“Were they intellectually disabled?” Fonteneau says. “Do they have mental health issues? Were they abused? There can be all kind of mitigating factors.” Attorneys defending their clients in death cases must have a real belief in the cause, attorneys say. “With capital litigation, you have to have the passion, have to believe in the sanctity of life,” Robbins says.
Defense attorneys must also keep appeals in mind, even in the midst of a trial. “Every [death] case will be appealed if death is imposed,” Fonteneau says. Attorneys must “preserve objections that can be useful on appeal,” she says. They must also possess certain skills or attributes in order to handle a capital case effectively. There is “intellect,” Fonteneau says, the attorney’s ability to “find legal issues and present them in a way a judge and jury can see them and understand them.” And a defense lawyer handling a capital case should be fully engaged in helping the client. “The first thing is you have to have someone who is really dedicated, who is all in, someone willing to do everything they can do ethically and feasibly,” Jaffe says.
Attorneys have to be willing to work very hard on capital cases, according to Robbins. “You have to put in the time,” he says. “You have to leave no stone unturned.” Attorneys have to look at “every piece of evidence, every angle, every theory,” he says. An attorney “can’t phone in a death case,” Fonteneau agrees.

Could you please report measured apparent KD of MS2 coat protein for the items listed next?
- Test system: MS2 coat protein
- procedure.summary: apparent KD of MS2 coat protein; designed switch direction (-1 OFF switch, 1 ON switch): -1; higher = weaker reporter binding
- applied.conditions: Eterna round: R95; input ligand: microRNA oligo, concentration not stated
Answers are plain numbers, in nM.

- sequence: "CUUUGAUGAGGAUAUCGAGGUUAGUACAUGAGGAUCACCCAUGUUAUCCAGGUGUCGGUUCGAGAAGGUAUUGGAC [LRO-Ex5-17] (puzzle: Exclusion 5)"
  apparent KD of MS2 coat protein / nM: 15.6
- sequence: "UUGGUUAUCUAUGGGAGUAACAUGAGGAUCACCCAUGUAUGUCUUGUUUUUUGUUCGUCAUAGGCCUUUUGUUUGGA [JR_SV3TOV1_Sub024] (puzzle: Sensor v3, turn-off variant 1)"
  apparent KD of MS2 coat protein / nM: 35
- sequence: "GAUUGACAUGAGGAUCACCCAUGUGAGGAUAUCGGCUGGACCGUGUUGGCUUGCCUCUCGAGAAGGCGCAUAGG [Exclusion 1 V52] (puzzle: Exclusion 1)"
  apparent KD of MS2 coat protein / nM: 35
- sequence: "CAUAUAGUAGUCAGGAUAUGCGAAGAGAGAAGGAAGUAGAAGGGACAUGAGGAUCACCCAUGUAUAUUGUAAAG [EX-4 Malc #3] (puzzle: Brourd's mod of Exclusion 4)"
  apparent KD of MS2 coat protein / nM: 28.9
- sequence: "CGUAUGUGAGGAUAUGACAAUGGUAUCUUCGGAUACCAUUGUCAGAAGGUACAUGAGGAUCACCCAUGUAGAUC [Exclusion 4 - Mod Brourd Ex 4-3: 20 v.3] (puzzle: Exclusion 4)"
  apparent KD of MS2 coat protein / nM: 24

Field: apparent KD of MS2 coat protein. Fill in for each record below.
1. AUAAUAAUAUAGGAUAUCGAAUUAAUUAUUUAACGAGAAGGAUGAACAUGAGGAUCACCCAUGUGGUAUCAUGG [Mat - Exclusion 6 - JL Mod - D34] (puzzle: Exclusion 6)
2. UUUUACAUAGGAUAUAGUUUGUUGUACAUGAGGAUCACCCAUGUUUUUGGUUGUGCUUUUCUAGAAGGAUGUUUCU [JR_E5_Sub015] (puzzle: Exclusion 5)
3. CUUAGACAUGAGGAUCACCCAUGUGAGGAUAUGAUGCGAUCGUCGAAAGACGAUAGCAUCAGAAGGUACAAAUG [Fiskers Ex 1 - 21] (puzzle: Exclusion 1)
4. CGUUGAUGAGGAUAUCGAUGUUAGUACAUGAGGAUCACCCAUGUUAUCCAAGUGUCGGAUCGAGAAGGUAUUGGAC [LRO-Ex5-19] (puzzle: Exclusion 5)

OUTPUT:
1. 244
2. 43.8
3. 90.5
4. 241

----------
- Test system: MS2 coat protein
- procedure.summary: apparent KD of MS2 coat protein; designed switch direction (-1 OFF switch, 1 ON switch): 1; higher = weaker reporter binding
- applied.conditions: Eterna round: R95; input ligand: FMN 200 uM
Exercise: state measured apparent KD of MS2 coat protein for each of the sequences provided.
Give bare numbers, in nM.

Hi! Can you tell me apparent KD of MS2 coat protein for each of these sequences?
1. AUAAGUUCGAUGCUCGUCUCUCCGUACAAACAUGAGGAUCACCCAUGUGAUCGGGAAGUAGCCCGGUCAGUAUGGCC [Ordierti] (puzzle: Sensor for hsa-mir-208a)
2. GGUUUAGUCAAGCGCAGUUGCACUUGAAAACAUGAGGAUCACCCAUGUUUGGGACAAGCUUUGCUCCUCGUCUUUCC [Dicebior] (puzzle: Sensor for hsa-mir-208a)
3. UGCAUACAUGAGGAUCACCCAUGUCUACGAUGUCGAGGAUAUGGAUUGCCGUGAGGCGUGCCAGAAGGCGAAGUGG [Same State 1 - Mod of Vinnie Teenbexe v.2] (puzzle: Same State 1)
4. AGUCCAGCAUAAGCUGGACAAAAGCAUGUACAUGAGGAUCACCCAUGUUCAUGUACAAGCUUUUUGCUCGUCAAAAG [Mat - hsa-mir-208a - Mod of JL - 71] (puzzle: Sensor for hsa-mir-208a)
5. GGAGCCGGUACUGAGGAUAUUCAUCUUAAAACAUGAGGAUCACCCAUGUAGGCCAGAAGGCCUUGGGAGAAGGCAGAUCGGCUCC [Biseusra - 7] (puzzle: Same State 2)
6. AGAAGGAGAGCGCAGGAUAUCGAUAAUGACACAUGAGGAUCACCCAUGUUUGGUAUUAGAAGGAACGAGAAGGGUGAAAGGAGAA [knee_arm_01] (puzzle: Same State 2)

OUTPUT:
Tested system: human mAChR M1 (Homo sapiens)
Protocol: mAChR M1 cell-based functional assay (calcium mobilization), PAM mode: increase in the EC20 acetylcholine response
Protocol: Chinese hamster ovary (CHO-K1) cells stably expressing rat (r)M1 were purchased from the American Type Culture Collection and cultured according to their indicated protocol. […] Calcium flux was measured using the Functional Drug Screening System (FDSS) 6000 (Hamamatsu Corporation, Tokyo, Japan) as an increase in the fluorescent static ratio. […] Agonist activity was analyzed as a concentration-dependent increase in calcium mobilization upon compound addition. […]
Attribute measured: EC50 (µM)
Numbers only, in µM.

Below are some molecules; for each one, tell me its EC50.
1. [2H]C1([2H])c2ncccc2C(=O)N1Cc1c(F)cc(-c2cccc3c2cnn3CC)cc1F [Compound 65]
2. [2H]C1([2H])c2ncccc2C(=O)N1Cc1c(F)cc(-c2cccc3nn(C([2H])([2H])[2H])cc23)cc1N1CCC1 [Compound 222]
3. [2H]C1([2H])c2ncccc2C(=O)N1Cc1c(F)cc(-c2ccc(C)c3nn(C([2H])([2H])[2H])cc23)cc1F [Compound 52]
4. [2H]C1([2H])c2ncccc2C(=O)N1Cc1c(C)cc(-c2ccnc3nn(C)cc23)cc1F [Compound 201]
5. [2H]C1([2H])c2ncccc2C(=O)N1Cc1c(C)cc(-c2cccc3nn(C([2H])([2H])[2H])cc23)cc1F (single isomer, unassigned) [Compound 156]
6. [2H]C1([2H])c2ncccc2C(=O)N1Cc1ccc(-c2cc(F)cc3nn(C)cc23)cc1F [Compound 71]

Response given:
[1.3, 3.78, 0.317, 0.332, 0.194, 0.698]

Much technical knowledge is required of a defense attorney, such as a thorough understanding of crime scenes, including fingerprints, blood, and DNA. “The science can get very complicated,” Jaffe says. As Fonteneau pointed out, attorneys must be aware of any mental or emotional problems their clients have, especially if they had a role in any criminal act the client committed. “The mental health aspect gets very complicated and the decision about which experts to use is a huge decision,” Jaffe says.
Good defense attorneys must have empathy with their clients, no matter their circumstances, according to Bloomston, who saw this quality at work while working for Jaffe during law school. “Richard could see the good in almost anyone,” says Bloomston, a Birmingham native who graduated from The University of Alabama School of Law in 1996. “It is hard to be a zealous advocate when you can’t relate to your client,” he says. “And these are often very unlikeable people. It is very difficult.” But it is not impossible. “You can find glimmers of hope in people who have done seriously wrong things,” Fonteneau says. “That’s a big part of our job.”
Jaffe agrees that empathy and compassion are critical components. “You must have compassion for everything your client has gone through to get to this point and how scary it must be to face the death penalty,” he says. “The attorney also needs an inquiring mind and the courage to really understand the entire life history of a client.” This understanding is critical because “people facing death are, as a rule, the opposite of affluent,” says Jaffe, who notes that many of these defendants—the ones typically defended on a court-appointed basis—are poor and often have mental health problems or a lack of coping skills. And many use drugs or alcohol to “self-medicate,” Jaffe says.